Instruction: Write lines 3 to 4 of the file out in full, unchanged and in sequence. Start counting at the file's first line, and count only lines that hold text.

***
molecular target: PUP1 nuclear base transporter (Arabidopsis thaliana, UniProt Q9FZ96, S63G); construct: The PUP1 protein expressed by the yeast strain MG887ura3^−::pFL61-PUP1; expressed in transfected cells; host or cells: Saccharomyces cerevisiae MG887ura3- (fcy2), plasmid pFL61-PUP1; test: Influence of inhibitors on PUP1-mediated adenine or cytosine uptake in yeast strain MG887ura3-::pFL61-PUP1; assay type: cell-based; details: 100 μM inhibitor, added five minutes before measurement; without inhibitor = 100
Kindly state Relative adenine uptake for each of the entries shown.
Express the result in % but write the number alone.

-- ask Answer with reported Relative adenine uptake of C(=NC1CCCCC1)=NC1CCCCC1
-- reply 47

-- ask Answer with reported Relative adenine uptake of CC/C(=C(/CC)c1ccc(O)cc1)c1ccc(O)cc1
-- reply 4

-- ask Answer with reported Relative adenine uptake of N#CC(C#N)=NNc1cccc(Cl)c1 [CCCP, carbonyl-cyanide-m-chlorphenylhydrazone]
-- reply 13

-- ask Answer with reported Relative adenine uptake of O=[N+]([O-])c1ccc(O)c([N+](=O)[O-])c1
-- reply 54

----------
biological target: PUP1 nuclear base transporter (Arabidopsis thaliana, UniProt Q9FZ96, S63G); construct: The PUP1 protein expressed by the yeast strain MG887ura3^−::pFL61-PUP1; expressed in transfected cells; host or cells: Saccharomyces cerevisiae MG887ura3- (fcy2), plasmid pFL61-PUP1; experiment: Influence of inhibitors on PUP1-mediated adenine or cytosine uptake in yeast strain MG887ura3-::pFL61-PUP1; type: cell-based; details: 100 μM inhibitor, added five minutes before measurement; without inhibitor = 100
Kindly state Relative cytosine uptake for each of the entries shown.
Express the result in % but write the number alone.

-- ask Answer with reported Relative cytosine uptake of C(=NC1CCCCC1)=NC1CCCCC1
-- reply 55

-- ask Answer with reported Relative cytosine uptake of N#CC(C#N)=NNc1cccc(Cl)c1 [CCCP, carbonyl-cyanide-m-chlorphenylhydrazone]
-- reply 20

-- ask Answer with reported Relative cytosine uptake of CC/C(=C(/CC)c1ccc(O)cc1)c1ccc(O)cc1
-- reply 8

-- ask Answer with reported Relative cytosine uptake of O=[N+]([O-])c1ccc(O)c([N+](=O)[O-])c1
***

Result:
Express the result in % but write the number alone.

-- ask Answer with reported Relative adenine uptake of C(=NC1CCCCC1)=NC1CCCCC1